One American participant lauded Japan’s move to centralize the clearance system effort and acknowledged the difficulty of implementing such a system. He pointed out that even within the US, there is not always reciprocity on clearances and some circumstances require a start from square one. Another American participant said that the end goal of this effort is an information sharing ecosystem, to which another participant concurred and suggested that perhaps that ecosystem should be the primary goal, while the clearance system acts as an assurance that Japan has the capability and culture of being a part of a secure cyber information sharing space. An American participant noted that the system will probably apply to only a relatively small number of people but broadly distributed across industry, as the cybersecurity piece is viewed as a “must have” for business and critical infrastructure. Employing a few people who can work across sectors under a clearance umbrella should add value for the companies. Another participant cautioned that the Japanese government may be headed towards an overextension of the effort and suggested that perhaps clearances should be rolled out on a small scale where issues could be ironed out first, then built out more broadly from there.

A participant noted that this new system is being implemented to match the US ideal of sole designated authority and thus could overcome the issues surrounding the sharing of sensitive information between the two countries. He continued, saying that although the new system wouldn’t be inaugurated with perfect functionality, Japan could work those issues out over time but the cost of doing nothing would be far greater than clearing a few key people.  Another participant warned that while this lengthy process of implementation is ongoing, there are organizations that remain vulnerable while waiting for both governments to institute the change. He added that the void in information sharing infrastructure between governments has forced organizations to build their own “point to point” understandings and agreements. These information channels include TLP (Traffic Light Protocol), which is used by both countries’ non-profit organizations, where parties agree to information distribution limitations and users are only governed by the legalities of what they can share. Although TLP is not a substitute as a classified information sharing mechanism, a third participant said that it is a popular, information sharing ecosystem due to its accessibility. An “all of the above” information sharing infrastructure including classified material will likely be needed.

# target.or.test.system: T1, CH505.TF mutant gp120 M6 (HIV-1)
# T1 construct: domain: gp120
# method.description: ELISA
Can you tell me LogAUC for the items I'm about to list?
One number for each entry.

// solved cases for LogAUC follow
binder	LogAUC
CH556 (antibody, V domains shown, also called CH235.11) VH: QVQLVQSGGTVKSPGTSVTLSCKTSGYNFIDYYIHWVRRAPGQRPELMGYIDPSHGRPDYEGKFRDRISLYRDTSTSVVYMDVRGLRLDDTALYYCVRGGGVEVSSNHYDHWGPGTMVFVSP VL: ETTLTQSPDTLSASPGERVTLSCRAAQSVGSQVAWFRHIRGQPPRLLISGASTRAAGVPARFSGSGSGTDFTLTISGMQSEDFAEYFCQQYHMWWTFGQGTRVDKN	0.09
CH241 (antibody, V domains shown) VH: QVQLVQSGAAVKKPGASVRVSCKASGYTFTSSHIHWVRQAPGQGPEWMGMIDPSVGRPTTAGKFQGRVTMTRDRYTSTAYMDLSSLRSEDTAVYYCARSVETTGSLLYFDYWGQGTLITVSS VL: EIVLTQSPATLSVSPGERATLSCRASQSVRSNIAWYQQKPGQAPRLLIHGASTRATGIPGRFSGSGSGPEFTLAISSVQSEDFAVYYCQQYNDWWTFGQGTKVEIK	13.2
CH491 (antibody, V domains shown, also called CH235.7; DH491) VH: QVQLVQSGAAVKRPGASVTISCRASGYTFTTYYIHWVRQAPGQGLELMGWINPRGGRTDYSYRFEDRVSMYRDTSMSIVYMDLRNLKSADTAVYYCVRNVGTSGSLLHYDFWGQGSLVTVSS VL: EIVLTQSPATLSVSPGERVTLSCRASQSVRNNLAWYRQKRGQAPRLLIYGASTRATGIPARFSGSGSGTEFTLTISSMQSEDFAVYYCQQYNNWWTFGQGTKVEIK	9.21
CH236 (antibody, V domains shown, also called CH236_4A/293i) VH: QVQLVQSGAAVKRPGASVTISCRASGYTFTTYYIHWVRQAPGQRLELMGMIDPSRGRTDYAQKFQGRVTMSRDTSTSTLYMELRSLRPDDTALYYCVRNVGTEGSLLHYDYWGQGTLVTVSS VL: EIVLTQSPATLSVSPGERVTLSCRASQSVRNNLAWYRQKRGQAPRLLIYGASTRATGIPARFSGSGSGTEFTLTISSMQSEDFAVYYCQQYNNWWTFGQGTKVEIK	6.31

An American participant said that on the civilian and critical infrastructure side, IoT cybersecurity labeling is a great initiative, but there may be issues of mutual recognition that would lead to a “lowest common denominator” approach that is below the standard for entry into a market. Another participant asked who on each side is leading the effort on cyber trust labeling and IoT, to which a Japanese participant responded it is the FCC (for the US) and METI (in Japan). A participant also raised the issue of potential disagreements erupting when market access is at stake. A domestic company could complain that it needed to reach a certain high standard for cybersecurity assurance that another foreign company did not, yet each received the same access due to mutual recognition. Or it could be seen as a bureaucratic tool to limit market access for protectionist reasons. Transparency and objective standards and testing will be necessary.

NEXT Steps

Senior Director Schoff closed the event by thanking the participants for their insightful comments and good discussion. This fifth “mapping the future of alliance cybersecurity” roundtable comes as NEXT continues its effort to map out the US side of the cybersecurity infrastructure landscape, to build its “Alliance Mapping Tool” on the NEXT Alliance Initiative page of the Sasakawa Peace Foundation USA website.

The US-Japan NEXT Alliance Initiative is a forum for bilateral dialogue, networking, and the development of joint recommendations involving a wide range of policy and technical specialists (in and out of government) to stimulate new alliance connections across foreign, security, and technology policy areas. Established by Sasakawa Peace Foundation USA with support from the Nippon Foundation, the goal is to help improve the alliance and how it serves shared interests, preparing it for emerging challenges within an increasingly complex and dynamic geostrategic environment. Launched in 2021, the Initiative includes two overlapping lines of effort: 1) Foreign & Security Policy, and 2) Technology & Innovation Connections. The Initiative is led by Sr. Director James Schoff.


May 14, 2024
12:00 pm - 1:30 pm